10 October

1367 William of Wykeham consecrated Bishop of Winchester

1578 death of Jean Bullant

1720 death of Antoine Coysevox

1853 death of Pierre François Léonard Fontaine

Plea for Euclid - some comments
2000.10.10 10:54     3770c

Phenomenology
2005.10.10 09:30     e2800b e274a e2909c 3727e

swarm theory in architecture
2005.10.10 12:43     5128

10 October
2013.10.10 12:53     3305m 3771h 5401g

2013.10.10 12:53
10 October


Since yesterday, I've been working on two Quondam projects simultaneously: First, there's [re]drawing the plans (above) of Le Corbusier's Electronic Calculation Center Olivetti at Rho-Milan (1963-64). Second, there's the compilation of Maison Dom-ino data (Le Corbusier, 1914) within Quondam's collection. The Maison Dom-ino plan is shown below relative to the Olivetti Center plan.

A CAD model of Maison Dom-ino has been part of Quondam's collection since 1991, and the present data compilation process is to record and exhibit how and why Maison Dom-ino is a part of Quondam's collection, and how Maison Dom-ino continues to spur on new data within the collection.
It was not until this morning, however, that Maison Dom-ino and Electronic Calculation Center Olivetti data have been combined.





13101001 Maison Dom-ino Legacy plans   Maison Dom-ino, Electronic Calculation Center Olivetti at Rho-Milan, plans, persective, axonometric, model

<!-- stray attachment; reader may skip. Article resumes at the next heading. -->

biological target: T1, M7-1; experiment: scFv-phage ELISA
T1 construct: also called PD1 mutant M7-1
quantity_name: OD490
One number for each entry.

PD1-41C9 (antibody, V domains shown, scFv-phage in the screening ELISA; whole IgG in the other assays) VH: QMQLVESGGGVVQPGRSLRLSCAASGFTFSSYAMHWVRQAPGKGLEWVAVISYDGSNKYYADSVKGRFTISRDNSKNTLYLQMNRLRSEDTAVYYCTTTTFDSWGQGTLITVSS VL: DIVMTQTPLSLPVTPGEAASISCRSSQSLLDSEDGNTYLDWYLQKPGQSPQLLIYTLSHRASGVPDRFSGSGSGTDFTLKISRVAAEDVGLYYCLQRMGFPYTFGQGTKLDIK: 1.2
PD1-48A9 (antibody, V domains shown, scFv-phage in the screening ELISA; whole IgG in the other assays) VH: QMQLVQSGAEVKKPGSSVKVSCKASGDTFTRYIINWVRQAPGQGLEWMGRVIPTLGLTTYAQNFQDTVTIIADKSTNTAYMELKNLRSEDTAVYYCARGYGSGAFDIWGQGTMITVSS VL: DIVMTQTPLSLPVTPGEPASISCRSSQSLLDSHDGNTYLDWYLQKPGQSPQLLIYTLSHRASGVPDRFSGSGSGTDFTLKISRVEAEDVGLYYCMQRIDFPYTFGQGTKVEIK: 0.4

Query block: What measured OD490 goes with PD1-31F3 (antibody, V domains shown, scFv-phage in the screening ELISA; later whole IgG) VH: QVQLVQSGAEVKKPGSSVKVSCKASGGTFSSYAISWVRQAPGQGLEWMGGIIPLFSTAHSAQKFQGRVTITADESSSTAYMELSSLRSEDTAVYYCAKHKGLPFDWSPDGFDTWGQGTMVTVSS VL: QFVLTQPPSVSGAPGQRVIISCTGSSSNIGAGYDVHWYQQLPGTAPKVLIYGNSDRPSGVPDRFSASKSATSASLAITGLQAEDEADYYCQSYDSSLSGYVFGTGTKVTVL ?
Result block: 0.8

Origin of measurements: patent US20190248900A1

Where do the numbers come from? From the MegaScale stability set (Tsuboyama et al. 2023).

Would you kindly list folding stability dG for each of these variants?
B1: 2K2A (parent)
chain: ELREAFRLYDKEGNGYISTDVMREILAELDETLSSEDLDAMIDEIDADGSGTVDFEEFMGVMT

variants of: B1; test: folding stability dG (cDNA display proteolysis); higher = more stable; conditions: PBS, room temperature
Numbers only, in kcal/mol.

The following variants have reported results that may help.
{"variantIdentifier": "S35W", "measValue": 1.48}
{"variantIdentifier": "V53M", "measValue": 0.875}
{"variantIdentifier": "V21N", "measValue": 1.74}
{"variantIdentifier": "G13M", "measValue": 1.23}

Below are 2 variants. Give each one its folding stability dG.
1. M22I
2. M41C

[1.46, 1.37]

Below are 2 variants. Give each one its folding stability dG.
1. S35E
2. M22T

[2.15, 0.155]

13101002 Maison Dom-ino Legacy plans
13101003 Monastery of La Tourette plan


15101001   Hadrian's Villa new plans   206ki05   b   c



You could say Maison Dom-ino and Electronic Calculation Center Olivetti respectively represent the beginning and the end of Le Corbusier's architectural career--a span of almost exactly 50 years. Strange, too, to realize that the Electronic Calculation Center Olivetti design itself is now 50 years old, and that Maison Dom-ino will be 100 years old next year. I want to write something about how the plans seen together demonstrate an intense evolution in Le Corbusier's design thinking/ability, if not also an intense evolution of modern architecture itself. The plans more or less 'speak' for themselves, but bear in mind that the Olivetti design, for the most part, still adheres to the Maison Dom-ino paradigm of column support, slab, and independent circulation. Moreover, the Olivetti design is a composite of the various design directions the Maison Dom-ino paradigm is capable of going into.
I'll stop now, but obviously there's a lot more here to consider, not least of which is whether the past 50 years of architecture['s evolution] even relates to the Maison Dom-ino paradigm anymore.



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